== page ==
Several release characters have been extensively tweaked, such as D.Va, Pharah, and Roadhog (jury is still out on Hook 2.0). Symmetra, the rarely played support from launch, received a full rework changing the entire dynamic of her play. Symmetra could be good in the right hands before her rework, now she is devastating. As someone who plays with a Symmetra main, I’ve seen some shit. I’ve seen her get her teleporter in the first 20 seconds of a game; that’s something that’s hard to beat as an enemy team. Given that extreme, she never feels overly strong, despite the frustration of playing against her brings. Blizzard maintains a very delicate balance where characters always feel like they can contribute as long as the players know what they are doing. Good players will surely tip the balance in their favor, but most matches come down to building a cohesive composition and strong communication.

About that last part, the communication, like many competitive games, Overwatch has developed a bit of a…less than optimal attitude. This is no fault of the game, but Blizzard could be doing more to address toxicity. They’ve addressed some community concerns by strengthening their reporting system and setting ground rules for what is and is not toxic activity, but now they need to act on it and show to the community how they are working to fix the attitude of the game. There are too many people who seem to want to be the villain of their team’s story, and in those cases, evil tends to triumph over good.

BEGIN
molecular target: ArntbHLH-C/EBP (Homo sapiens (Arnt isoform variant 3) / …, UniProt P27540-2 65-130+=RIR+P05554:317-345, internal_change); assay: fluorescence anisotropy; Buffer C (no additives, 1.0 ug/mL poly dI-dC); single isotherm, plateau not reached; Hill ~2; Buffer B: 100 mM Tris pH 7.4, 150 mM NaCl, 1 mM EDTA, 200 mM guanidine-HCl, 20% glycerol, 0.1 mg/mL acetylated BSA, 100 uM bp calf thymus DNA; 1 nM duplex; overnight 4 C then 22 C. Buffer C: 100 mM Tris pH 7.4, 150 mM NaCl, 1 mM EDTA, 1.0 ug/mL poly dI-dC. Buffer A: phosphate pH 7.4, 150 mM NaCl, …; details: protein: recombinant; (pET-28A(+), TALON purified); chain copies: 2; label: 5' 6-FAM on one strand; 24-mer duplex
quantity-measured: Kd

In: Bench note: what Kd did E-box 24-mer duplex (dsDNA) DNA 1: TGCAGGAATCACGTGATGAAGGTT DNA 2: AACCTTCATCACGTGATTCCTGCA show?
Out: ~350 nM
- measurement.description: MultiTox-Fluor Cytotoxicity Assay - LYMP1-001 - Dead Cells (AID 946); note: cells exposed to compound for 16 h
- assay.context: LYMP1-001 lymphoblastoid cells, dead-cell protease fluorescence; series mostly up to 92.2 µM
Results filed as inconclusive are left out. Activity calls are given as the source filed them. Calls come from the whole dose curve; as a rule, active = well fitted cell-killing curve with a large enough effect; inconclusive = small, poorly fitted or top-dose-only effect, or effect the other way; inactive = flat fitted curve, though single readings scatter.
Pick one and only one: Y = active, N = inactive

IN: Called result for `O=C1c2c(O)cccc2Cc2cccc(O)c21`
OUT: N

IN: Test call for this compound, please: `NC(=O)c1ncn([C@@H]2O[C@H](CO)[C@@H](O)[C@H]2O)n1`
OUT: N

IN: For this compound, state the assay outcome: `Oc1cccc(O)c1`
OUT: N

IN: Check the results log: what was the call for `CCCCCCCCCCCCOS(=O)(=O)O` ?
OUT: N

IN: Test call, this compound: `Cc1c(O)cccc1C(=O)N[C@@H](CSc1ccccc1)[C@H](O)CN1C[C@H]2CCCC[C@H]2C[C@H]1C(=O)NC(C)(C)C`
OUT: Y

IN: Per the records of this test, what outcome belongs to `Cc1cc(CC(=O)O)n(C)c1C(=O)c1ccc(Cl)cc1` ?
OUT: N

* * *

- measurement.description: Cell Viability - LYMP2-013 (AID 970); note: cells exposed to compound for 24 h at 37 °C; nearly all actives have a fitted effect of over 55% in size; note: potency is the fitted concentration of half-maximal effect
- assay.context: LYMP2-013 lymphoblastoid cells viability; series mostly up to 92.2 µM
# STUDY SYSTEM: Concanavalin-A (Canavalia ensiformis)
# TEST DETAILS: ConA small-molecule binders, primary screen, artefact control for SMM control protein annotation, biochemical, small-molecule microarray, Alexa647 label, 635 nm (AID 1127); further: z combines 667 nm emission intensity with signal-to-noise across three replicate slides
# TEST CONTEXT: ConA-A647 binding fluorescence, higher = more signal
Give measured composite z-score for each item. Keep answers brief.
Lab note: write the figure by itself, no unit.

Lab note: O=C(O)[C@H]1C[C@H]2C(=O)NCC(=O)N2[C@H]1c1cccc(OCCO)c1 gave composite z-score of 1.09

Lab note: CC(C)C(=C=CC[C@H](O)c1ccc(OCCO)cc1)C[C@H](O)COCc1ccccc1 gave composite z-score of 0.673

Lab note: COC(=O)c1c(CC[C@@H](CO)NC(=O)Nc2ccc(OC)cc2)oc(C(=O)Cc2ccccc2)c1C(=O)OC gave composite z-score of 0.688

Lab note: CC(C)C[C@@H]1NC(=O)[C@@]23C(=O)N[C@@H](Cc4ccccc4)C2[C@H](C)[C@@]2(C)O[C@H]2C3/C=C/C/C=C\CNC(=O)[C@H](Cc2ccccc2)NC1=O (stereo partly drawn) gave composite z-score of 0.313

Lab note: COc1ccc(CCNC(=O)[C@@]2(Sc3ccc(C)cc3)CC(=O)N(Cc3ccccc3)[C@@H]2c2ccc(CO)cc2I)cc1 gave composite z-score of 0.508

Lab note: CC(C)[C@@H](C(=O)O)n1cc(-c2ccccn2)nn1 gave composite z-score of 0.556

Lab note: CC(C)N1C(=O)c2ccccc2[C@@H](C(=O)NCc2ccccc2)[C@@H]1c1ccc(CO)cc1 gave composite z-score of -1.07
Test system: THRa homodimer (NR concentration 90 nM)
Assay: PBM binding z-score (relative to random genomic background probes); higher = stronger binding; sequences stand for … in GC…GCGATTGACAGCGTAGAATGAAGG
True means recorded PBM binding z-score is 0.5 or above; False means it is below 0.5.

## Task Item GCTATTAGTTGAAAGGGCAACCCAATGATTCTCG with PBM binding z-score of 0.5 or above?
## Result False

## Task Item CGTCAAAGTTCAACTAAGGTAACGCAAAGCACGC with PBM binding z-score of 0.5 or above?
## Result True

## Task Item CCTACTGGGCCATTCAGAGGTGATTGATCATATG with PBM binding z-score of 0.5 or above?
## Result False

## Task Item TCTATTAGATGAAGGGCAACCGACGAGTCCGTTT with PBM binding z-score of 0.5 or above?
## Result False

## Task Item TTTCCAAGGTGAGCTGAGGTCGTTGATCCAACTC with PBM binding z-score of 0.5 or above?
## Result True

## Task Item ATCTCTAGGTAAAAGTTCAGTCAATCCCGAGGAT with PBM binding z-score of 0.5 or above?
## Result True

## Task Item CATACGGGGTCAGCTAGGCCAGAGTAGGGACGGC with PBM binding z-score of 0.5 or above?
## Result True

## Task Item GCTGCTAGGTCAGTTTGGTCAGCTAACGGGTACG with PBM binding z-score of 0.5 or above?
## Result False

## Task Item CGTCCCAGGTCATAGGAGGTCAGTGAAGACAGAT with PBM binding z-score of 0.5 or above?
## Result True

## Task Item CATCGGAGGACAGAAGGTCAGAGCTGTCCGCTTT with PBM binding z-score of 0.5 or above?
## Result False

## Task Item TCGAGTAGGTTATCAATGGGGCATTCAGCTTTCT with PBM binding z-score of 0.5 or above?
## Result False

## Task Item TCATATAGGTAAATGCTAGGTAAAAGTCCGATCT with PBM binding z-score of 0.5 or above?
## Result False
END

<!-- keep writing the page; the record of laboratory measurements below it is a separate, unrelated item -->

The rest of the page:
If I have one complaint/suggestion (other than above), it would be that I want more new maps. There is a good variety of maps already, but post-launch additions like Eichenwalde and Oasis sometimes stand out above others because they have the benefit of being released with community feedback in mind. I would like to see Blizzard add more maps in year two of Overwatch, specifically to the Competitive and Quick Play modes. I wouldn’t say that the current maps are growing stale, but there are very well defined strategies that work on the launch maps. New maps mean new strats and more varied gameplay.

Overwatch enjoyed a level of success few games experience in their first year. Massive sales numbers, a strong community, and just downright fun gameplay, Overwatch is a fantastic game. I’m excited to see what year two will bring for new characters, maps, events, and even new story. If you haven’t started playing yet now is a great time to begin with the upcoming Anniversary event beginning on May 23rd and the free weekend from May 26-29. Keep an eye out for another follow-up on Overwatch’s story from Ross later this week.